An estimated 2.7–6.1 million people in the United States have atrial fibrillation, or AFib, according to the CDC, making it the most common form of heart rhythm disorder in the U.S. For Jeff, a long-time employee in the medical technology industry, the disease revealed itself during a day trip to a local beach, when he suddenly felt light-headed and short of breath with a noticeable fluttering feeling in his chest.
Over the next several months the condition worsened, until he underwent a minimally invasive procedure called catheter ablation. Catheter ablation utilizes a combination of innovative medical devices that help block faulty electrical impulses causing arrhythmias.
Afib is primarily a disease of the aging population, with approximately 70 percent of people affected between the ages of 65 and 85. However, the condition can affect people of any age. “I was quite surprised to learn I had a heart condition at my age. I was always very active and surfing most days of the week,” Jeff says. “I had never been to the hospital for anything more than stitches due to being a very active rugby player so the whole thing was a whirlwind. I was just kind of perplexed as to how this could have happened.” Prevalence of the condition is projected to increase significantly as the population ages, and in the next 30-40 years, the number of people diagnosed in the U.S. is expected to more than double.
Afib affects the upper chambers of the heart, or atria, causing the chambers to beat rapidly and in an uncontrolled manner. This irregular beating affects blood flow and some patients experience a “fluttering” feeling in the chest, in addition to chest pain. Afib is a progressive disease, which means that if left untreated, fatigue, congestive heart failure and even stroke can result. The condition can also have a significant negative impact on an individual’s quality of life in terms of physical, psychological, emotional, and social functioning.
However, thanks to advances in medical technology, there are now many treatment options available to patients with afib and high levels of success. In fact, studies show that people who undergo catheter ablation have a risk of stroke that is less than half that of patients on medications alone, and risk of death from stroke that is roughly one-quarter.
Within weeks following the initial event at the beach, Jeff’s symptoms worsened. He felt light-headed, had no energy, and was unable to exercise. Jeff had always lived an active lifestyle: playing rugby and surfing in his free time. When his symptoms were affecting the hobbies he loved, he sought out the expertise of a heart specialist. “My symptoms really started affecting my quality of life, so I had to go to the hospital, which is where I first learned that I had atrial fibrillation,” Jeff says.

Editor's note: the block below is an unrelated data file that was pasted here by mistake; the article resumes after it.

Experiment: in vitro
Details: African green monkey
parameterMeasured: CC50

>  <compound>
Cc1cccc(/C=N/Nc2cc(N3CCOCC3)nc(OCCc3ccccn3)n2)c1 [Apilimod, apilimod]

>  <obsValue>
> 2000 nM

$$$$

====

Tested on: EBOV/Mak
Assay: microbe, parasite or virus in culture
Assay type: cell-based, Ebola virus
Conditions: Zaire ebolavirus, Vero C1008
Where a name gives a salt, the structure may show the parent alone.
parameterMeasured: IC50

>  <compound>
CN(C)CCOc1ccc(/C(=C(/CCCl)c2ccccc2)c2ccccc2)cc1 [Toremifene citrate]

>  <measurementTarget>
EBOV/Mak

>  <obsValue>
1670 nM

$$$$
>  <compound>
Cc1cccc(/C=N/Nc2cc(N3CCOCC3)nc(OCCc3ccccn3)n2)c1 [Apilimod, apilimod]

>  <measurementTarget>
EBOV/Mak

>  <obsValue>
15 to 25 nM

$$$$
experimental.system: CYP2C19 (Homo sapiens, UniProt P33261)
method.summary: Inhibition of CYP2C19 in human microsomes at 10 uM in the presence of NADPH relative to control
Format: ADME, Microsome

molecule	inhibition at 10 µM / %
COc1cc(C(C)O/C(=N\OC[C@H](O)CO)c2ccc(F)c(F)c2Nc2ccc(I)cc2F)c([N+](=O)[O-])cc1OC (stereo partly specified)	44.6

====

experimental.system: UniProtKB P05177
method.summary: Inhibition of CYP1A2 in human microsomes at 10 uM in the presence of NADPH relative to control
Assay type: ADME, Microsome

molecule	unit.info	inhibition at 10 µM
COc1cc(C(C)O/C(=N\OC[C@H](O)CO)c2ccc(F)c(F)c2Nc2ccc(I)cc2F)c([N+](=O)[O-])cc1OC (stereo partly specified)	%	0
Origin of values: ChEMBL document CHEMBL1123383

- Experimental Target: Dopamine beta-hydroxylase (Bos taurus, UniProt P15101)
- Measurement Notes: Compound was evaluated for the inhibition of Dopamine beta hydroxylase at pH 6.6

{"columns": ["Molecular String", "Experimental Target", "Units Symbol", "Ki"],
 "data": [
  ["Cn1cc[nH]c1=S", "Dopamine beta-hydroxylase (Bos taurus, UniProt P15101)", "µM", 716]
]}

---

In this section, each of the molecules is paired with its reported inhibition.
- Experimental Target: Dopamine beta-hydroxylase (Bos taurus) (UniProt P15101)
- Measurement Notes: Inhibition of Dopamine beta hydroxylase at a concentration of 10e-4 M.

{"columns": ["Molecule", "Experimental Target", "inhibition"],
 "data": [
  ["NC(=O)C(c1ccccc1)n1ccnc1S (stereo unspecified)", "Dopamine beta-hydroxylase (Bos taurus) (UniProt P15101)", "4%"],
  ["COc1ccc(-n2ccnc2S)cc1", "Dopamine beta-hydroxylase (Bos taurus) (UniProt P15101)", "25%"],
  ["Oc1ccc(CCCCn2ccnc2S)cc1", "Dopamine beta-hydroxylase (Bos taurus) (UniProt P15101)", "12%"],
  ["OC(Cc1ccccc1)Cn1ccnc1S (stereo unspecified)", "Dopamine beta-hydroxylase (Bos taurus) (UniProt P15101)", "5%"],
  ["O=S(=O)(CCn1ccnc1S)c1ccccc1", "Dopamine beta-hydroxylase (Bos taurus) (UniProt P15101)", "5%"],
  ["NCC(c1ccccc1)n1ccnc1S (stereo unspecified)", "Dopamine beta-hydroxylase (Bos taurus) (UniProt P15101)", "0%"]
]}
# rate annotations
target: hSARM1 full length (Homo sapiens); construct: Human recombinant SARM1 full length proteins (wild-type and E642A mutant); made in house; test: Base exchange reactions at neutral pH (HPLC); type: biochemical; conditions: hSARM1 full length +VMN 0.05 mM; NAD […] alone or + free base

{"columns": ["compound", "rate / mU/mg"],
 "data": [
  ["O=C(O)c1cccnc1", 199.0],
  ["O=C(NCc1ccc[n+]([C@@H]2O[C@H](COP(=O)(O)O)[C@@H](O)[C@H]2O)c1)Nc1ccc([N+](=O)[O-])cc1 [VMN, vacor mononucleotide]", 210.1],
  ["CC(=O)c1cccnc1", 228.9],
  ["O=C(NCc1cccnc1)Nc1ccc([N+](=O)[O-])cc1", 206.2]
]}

ThermoCoolIn parallel, the Air Force Veteran and engineer by education was looking to make a career change in the medical technology industry, an industry he had been working for eight years. Ironically, he was offered a job opportunity with a medical device company specializing in catheter ablation technology for afib and other heart disorders. “Being an engineer and working with complex products in the medical technology industry is extremely rewarding to me… little did I know I would be affected personally,” Jeff says. “I accepted the job, I figured, what better way to learn about the condition from which I suffered?”
Within six months of joining the new company, Jeff had the catheter ablation procedure. During the procedure, a therapeutic catheter is inserted through a small incision in the groin and weaved up to the heart through a blood vessel in the leg. Once the catheter reaches the upper left chamber of the heart, advanced 3D imaging is utilized to assist doctors in applying controlled levels of radiofrequency energy around each of the openings of the pulmonary veins. The catheter is then removed and a small bandage is applied to the area where the catheter was inserted.
“I was out of the hospital in two days and back to doing the things I loved within one month,” Jeff says. “The great thing about advanced technologies is that they are reducing the complexities of these procedures, reducing hospital stays and the need for follow-up procedures. Before the advent of catheter ablation, this procedure would have required invasive, open heart surgery, where today, it is minimally invasive.”
Jeff has been afib-free for over two years and is back to his active and healthy lifestyle thanks to medical technology. “I truly believe in our product, and feel lucky that I work in this industry,” Jeff says. “Having a mission that I feel is a benefit to society is my calling and my passion.”